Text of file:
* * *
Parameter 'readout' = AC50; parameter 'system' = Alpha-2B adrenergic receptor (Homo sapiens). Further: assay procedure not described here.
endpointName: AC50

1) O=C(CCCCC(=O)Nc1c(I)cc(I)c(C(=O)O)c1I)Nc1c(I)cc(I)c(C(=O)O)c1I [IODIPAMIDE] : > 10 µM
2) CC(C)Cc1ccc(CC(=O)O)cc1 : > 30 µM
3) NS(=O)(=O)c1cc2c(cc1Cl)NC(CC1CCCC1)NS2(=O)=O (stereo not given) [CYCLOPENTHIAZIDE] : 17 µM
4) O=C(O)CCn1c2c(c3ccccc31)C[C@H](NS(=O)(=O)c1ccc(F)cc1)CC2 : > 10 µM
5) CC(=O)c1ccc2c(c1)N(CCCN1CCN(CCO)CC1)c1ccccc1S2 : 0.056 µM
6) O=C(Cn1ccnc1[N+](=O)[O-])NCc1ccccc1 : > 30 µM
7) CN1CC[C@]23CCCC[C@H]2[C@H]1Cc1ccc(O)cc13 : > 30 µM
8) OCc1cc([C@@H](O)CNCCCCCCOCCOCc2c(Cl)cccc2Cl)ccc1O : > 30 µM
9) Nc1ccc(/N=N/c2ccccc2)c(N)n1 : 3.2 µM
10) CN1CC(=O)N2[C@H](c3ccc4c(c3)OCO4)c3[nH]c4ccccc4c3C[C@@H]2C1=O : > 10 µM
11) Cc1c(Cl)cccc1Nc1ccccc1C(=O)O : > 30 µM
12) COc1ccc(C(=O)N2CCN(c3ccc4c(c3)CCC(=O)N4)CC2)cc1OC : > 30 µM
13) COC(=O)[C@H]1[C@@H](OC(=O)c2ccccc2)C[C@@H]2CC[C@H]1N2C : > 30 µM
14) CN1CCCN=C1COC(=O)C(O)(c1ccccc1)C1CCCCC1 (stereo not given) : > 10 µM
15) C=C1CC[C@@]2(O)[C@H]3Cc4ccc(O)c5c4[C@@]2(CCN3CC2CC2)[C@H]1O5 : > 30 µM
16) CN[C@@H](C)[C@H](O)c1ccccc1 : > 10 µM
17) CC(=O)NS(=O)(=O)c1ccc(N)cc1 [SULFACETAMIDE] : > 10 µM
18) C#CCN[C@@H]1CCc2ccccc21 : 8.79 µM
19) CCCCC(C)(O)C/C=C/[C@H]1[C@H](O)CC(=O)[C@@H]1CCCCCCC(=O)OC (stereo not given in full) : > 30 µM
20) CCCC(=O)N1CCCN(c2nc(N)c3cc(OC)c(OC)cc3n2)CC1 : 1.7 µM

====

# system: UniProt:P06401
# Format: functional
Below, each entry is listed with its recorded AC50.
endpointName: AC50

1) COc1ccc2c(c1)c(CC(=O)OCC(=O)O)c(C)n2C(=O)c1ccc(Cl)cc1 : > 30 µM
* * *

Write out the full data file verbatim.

Parameter 'readout' = AC50; parameter 'system' = Alpha-2B adrenergic receptor (Homo sapiens). Further: assay procedure not described here.
endpointName: AC50

1) O=C(CCCCC(=O)Nc1c(I)cc(I)c(C(=O)O)c1I)Nc1c(I)cc(I)c(C(=O)O)c1I [IODIPAMIDE] : > 10 µM
2) CC(C)Cc1ccc(CC(=O)O)cc1 : > 30 µM
3) NS(=O)(=O)c1cc2c(cc1Cl)NC(CC1CCCC1)NS2(=O)=O (stereo not given) [CYCLOPENTHIAZIDE] : 17 µM
4) O=C(O)CCn1c2c(c3ccccc31)C[C@H](NS(=O)(=O)c1ccc(F)cc1)CC2 : > 10 µM
5) CC(=O)c1ccc2c(c1)N(CCCN1CCN(CCO)CC1)c1ccccc1S2 : 0.056 µM
6) O=C(Cn1ccnc1[N+](=O)[O-])NCc1ccccc1 : > 30 µM
7) CN1CC[C@]23CCCC[C@H]2[C@H]1Cc1ccc(O)cc13 : > 30 µM
8) OCc1cc([C@@H](O)CNCCCCCCOCCOCc2c(Cl)cccc2Cl)ccc1O : > 30 µM
9) Nc1ccc(/N=N/c2ccccc2)c(N)n1 : 3.2 µM
10) CN1CC(=O)N2[C@H](c3ccc4c(c3)OCO4)c3[nH]c4ccccc4c3C[C@@H]2C1=O : > 10 µM
11) Cc1c(Cl)cccc1Nc1ccccc1C(=O)O : > 30 µM
12) COc1ccc(C(=O)N2CCN(c3ccc4c(c3)CCC(=O)N4)CC2)cc1OC : > 30 µM
13) COC(=O)[C@H]1[C@@H](OC(=O)c2ccccc2)C[C@@H]2CC[C@H]1N2C : > 30 µM
14) CN1CCCN=C1COC(=O)C(O)(c1ccccc1)C1CCCCC1 (stereo not given) : > 10 µM
15) C=C1CC[C@@]2(O)[C@H]3Cc4ccc(O)c5c4[C@@]2(CCN3CC2CC2)[C@H]1O5 : > 30 µM
16) CN[C@@H](C)[C@H](O)c1ccccc1 : > 10 µM
17) CC(=O)NS(=O)(=O)c1ccc(N)cc1 [SULFACETAMIDE] : > 10 µM
18) C#CCN[C@@H]1CCc2ccccc21 : 8.79 µM
19) CCCCC(C)(O)C/C=C/[C@H]1[C@H](O)CC(=O)[C@@H]1CCCCCCC(=O)OC (stereo not given in full) : > 30 µM
20) CCCC(=O)N1CCCN(c2nc(N)c3cc(OC)c(OC)cc3n2)CC1 : 1.7 µM

====

# system: UniProt:P06401
# Format: functional
Below, each entry is listed with its recorded AC50.
endpointName: AC50

1) COc1ccc2c(c1)c(CC(=O)OCC(=O)O)c(C)n2C(=O)c1ccc(Cl)cc1 : > 30 µM